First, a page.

With regards to the system being "overloaded", frankly, I don't care that their system is being overloaded. What that says is that they were not ready for an increase in use and now that are asking all of their customers to live with this concession. What is Hugesnet conceding? Nothing. We have not received a break on the limit on high speed GB we can download, or giving us a price break, it is business as usual for them all the while the consumers are paying the price and making all of the concessions.
I will sum it up so there is no confusion regarding this post:
- For the past 3 YEARS, we have had slow to non-existent internet which does not allow us to perform our work duties, or the ability to stream video, all of which Hughesnet STATES they can provide.
- Customer Service has no inclination to review or even resolve this issue. Not willing to send someone on site to verify that they are not delivering the product that they promised/advertised.
This feels to me as a breach of contract on Hughesnet by not being able to deliver what they agreed upon in the original contract.
"This feels to me as a breach of contract on Hughesnet by not being able to deliver what they agreed upon in the original contract."
There is no breach.
*If/when they run remote diagnostics on your site and things show that the satellite is delivering data and normal speed to your site, then they're doing what they said they would.
Further, if diagnostics are performed and show no issues between the satellite, the ground station, and your site, this would indicate the problem is on your side (could be your devices, your set up, your apps, the number of users in your home, and other issues), not theirs. When the diagnostics show no problems on their side, they typically do not send a tech. You can request one and pay the fee any time you wish, though.
*The contract states that
Stated speeds and uninterrupted use of service are not guaranteed.
They don't guarantee the stated speeds, and this is spelled out in the contract, so there is no breach.
If you still would like to dispute the situation with HughesNet,you will need to go into binding arbitration. See section 5 of the agreement for the procedure to initiate arbitration.
It's not like they can drive up to the nearest hub and add a blade to increase capacity. The satellite itself is limited to what each beam can support... in space. The load on the beam itself also has an impact, where streaming does the most damage.
On top of this, you need the appropriate number of customers to make it cost-effective and marketable to overcome the costs of nearly 20 ground station facility maintenance, the satellite itself and it's deployment, as well as a staff to run the business and technical side of things.
I'm not even going to comment on phone/chat support, because like most buisnesses it's farmed out to the lowest bidder and you're not exactly getting rocket scientists. That said, I can assure you the admins (and some of the regular customers) on this site aren't that.
Look, it's a balance that's not trivial. Absolutely nobody planned on a pandemic that would cause nearly all users to be home, using the internet all of the time - which is an extreme case that's causing most of the recent problems. The fact that this network is still functioning at all right now with the kind of stress/demand for resources is a miracle given the bandwidth that's actually available.
Ok, so you've had a problem for 3 years and nobody can apparently fix it to meet your expectations. I'm sorry, but if it's been that bad you've had the option of canceling with no ETF for a year now.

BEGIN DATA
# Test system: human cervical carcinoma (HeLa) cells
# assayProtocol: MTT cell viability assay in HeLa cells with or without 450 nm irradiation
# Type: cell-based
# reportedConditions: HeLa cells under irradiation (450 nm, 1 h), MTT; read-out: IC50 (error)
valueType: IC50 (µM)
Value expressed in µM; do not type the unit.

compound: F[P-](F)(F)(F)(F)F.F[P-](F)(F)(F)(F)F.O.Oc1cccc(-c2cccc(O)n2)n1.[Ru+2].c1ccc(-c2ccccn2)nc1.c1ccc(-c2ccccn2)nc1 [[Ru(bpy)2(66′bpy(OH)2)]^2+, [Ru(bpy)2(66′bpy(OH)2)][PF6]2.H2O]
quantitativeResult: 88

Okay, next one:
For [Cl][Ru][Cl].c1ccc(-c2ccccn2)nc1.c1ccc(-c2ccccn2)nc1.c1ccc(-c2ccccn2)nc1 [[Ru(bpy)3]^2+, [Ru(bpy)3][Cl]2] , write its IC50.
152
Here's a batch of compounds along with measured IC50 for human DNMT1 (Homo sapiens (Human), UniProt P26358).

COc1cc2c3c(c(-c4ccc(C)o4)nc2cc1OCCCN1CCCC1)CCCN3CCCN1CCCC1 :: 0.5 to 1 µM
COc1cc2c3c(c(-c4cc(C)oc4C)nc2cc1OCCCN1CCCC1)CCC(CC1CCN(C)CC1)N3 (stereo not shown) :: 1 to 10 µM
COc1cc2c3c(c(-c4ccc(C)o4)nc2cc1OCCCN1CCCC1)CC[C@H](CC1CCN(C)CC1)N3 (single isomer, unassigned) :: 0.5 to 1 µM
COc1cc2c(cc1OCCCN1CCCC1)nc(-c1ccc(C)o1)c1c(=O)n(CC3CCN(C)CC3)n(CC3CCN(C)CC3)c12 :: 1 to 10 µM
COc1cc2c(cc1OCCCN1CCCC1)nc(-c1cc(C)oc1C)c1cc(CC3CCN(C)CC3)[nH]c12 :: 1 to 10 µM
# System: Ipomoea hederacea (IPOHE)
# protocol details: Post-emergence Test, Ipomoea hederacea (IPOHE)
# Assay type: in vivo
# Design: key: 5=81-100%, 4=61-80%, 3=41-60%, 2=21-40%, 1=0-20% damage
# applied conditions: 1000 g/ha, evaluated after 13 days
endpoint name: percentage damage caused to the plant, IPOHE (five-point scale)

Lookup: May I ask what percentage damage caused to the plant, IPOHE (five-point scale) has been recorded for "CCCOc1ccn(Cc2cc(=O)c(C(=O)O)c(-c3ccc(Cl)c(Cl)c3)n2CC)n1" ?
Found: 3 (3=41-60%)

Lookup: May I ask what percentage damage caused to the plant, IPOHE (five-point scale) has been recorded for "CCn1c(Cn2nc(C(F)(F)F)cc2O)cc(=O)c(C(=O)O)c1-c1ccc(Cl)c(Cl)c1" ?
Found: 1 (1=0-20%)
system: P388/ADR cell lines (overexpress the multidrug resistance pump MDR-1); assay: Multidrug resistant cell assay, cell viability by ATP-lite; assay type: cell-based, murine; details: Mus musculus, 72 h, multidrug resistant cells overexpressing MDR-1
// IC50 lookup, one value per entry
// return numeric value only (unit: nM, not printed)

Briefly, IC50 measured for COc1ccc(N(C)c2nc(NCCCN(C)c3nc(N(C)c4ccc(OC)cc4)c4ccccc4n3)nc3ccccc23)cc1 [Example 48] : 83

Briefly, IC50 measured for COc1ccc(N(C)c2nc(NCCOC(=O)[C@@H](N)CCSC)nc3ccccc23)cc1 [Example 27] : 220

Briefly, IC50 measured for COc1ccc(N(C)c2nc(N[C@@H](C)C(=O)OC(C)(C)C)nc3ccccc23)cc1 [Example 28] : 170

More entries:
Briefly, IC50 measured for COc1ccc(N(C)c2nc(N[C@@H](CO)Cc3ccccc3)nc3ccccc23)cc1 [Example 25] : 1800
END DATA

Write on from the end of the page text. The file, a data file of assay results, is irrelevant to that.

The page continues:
Also, have you considered that if HN tells you their network is working properly iaw their standards, it might actually be something they have no control over (e.g., something on your LAN that's driving your load up, or a problem with the gateway's internet provider)? Those things can be isolated and erradicated if you have the time to do some appropriate testing (and not just speed testing).
Again, while I appreciate you taking the side of the great and powerful company, it does not get to the heart of the problem, again you glossed over the entire problem.
Since it was set-up (by a Hughesnet tech) we have been experiencing these low speeds and the inability to perform at an optimum level/stream video. Also just because it shows optimal performance on their end, it does not translate into optimal performance on my end, regardless of the set-up. And if that is the case, the tech did not set it up correctly.
I have run independent tests at all different times all hours of the day and with only 1 device connected and still receive sub-par service (<1mbps). How you or Hughesnet can consider this "high-speed" is a bold face lie.
It is cute for you to bring up the legal aspect regarding the breach of contract: *If/when they run remote diagnostics on your site and things show that the satellite is delivering data and normal speed to your site, then they're doing what they said they would. I go back to are they using a reliable source to run their diagnostics? Also when the tech ran the diagnostic on my system, it took over 5 minutes to run, that in and of itself speaks volumes.
I am also fully aware that they don't "guarantee" stated speeds, however they do advertise they offer high-speed internet to remote locations that are not able to access high-speed internet. Well I have found that is not the case.
I guess it is too much to ask for Hughesnet to take any responsibility for this. Again why should they, they are getting their money, and I may or may not get the service I expected.
But thank you for your thoughtful and kind remarks that did nothing to remedy the situation.
I for one wasn't taking their side, or yours. I was simply stating that they are not in breach of contract, and producing evidence to back this up.
You can follow the grievance procedure via binding arbitration if you would like to pursue this "taking responsibility" issue.